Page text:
How is a young white man that writes a manifesto about how he wants to take his country back, posts it online then proceeds to kill more than 20 people any less of a terrorist than Jihadi John who posted videos of him beheading hostages for ISIS?

The media coverage of a white shooter versus any other type is stark but unsurprising. This is who America is and always has been. Under Trump, this has been amplified. White supremacist shooters feel empowered, we know this because they literally say so themselves, creating mass carnage in the name of “taking their country back.”

For many of these shooters, they even state that Trump is not extreme enough. While white supremacist violence is on the rise, clearly empowered by Trump, the right-wing media and political echo-chambers that do not believe in any positives of multiculturalism, the answer will never be censorship. It might appear to help in the short-term but it is even more against the country’s ideals than reworking the Second Amendment and gun laws.

NRA and gun enthusiasts claim to be advocates for protecting the rights of Americans yet the theory of “a good guy with a gun can stop a bad one” hasn’t proven to be effective.

The truth is, the Second Amendment was written in a time before the Founding Fathers could have even imagined automatic assault rifles or bump stocks or nuclear weapons.

The most laughable point from these proud gun owners is that they have a right to purchase what the military purchases in the case of needing to start a militia to overthrow a possibly corrupt government. Even if every American had an AK-47, the country wouldn’t stand a chance against a military that has spent trillions to become the most powerful in the history of humanity.

The logic of guns being a necessity in society is a fallacy in modern America (and the modern first-world as a whole), outside of extremely rural places. Even in areas where guns might be necessary, military-grade automatic weapons make no practical sense unless the goal is to exterminate humans mercilessly.

White supremacy is the biggest violent mass threat to American citizens in the current age but disavowing ideologies can only do so much. A website will get shutdown and these same people will find somewhere else to congregate, either on the web, the dark web or the newest encrypted messaging service.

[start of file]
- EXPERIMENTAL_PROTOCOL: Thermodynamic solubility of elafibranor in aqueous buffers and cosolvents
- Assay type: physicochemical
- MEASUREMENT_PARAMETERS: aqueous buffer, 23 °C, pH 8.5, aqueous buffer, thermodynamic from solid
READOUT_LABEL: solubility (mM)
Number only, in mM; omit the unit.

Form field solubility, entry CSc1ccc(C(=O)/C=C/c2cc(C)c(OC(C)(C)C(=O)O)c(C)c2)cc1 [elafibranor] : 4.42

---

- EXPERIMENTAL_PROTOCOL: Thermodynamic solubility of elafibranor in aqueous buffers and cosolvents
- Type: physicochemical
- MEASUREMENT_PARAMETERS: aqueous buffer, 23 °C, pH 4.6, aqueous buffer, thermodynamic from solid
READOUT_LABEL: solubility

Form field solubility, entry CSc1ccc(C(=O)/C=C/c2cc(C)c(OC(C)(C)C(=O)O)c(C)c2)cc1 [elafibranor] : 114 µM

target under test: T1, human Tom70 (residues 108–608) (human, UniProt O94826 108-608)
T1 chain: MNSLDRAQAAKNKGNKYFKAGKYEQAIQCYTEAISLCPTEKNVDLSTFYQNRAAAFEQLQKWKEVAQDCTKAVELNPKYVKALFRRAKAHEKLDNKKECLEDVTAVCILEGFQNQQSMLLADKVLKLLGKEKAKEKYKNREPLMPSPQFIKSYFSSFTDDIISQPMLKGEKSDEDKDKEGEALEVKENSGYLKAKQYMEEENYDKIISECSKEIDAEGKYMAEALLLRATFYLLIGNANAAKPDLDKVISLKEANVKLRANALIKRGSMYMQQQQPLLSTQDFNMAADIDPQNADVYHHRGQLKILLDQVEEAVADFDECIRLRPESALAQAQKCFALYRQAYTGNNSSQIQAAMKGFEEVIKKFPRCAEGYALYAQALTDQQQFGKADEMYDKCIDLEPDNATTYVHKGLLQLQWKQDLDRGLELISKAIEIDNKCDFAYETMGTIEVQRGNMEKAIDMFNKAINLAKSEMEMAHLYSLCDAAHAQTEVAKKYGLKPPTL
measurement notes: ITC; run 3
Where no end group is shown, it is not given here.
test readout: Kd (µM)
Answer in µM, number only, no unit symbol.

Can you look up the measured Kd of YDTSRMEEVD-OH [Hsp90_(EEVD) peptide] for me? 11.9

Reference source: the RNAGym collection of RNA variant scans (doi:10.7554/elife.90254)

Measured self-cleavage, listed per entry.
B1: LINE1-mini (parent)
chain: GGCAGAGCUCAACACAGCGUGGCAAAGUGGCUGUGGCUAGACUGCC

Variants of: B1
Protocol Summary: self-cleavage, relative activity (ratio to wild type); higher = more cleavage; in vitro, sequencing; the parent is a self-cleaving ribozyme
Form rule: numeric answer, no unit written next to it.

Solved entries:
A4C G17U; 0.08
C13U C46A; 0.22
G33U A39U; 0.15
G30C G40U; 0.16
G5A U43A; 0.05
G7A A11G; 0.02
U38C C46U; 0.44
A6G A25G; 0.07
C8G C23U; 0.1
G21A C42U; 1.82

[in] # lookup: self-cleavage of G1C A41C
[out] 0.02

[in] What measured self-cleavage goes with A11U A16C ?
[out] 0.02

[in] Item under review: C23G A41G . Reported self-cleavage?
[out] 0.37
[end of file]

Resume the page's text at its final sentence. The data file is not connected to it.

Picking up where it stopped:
The NRA claims it has five million members though other data seems to imply there are less. Even five million isn’t much in a country of 327 million, yet its influence cannot be understated: this is one of the most powerful lobbying firms in Washington.

There have been articles in recent months about the NRA’s internal power and financial struggles but the organization keeps its business so quiet that it’s impossible to actually know the inner workings.

Republican politicians still support guns and the NRA as strong as they always have and they will continue as long as the NRA keeps handing cash to them. Meanwhile Democrat politicians scramble to apply political pressure in wake of mass shootings but have no true infrastructure built anywhere to propose then implement sensible gun control.

Until there is a liberal organization to counter the NRA with as much money and political influence, America’s gun problem will continue and only get worse.


Adam Tismăneanu is a journalist based in Washington, D.C. with a bachelors degree in journalism and media studies from Northeastern University in Boston.